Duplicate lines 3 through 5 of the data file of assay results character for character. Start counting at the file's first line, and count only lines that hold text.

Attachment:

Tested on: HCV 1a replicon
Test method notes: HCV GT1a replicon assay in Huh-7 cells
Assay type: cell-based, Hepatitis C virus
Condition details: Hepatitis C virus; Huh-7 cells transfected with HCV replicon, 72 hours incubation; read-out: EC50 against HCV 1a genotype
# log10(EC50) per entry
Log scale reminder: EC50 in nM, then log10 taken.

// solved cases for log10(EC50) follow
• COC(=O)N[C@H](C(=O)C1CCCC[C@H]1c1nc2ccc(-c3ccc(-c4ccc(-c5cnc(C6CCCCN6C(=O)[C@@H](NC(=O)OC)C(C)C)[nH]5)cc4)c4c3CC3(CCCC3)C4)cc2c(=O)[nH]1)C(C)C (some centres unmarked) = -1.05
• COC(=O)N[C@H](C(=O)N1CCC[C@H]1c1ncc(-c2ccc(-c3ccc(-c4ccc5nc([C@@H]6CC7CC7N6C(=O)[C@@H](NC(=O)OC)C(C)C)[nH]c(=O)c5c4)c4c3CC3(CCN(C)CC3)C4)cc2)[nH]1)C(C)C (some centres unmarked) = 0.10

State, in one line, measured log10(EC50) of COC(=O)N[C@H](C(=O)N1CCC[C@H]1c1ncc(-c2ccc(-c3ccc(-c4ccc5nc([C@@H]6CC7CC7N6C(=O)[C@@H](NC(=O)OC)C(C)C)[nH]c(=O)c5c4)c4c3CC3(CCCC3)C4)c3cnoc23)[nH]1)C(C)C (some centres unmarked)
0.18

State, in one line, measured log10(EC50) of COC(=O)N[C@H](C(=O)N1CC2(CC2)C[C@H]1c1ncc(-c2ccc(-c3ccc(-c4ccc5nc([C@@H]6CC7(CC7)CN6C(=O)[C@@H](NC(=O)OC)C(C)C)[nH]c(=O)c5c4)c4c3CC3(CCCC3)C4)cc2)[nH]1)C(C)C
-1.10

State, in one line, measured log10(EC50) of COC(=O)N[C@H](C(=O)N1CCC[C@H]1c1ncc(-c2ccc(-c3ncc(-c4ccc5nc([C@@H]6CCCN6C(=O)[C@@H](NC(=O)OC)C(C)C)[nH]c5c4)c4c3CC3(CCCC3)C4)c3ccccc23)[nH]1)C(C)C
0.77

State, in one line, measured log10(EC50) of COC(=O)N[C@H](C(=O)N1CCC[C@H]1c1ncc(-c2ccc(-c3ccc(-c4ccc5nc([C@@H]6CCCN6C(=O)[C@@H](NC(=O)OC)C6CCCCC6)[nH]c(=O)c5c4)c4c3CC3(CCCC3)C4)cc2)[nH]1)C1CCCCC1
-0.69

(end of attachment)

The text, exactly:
Assay type: cell-based, Hepatitis C virus
Condition details: Hepatitis C virus; Huh-7 cells transfected with HCV replicon, 72 hours incubation; read-out: EC50 against HCV 1a genotype
# log10(EC50) per entry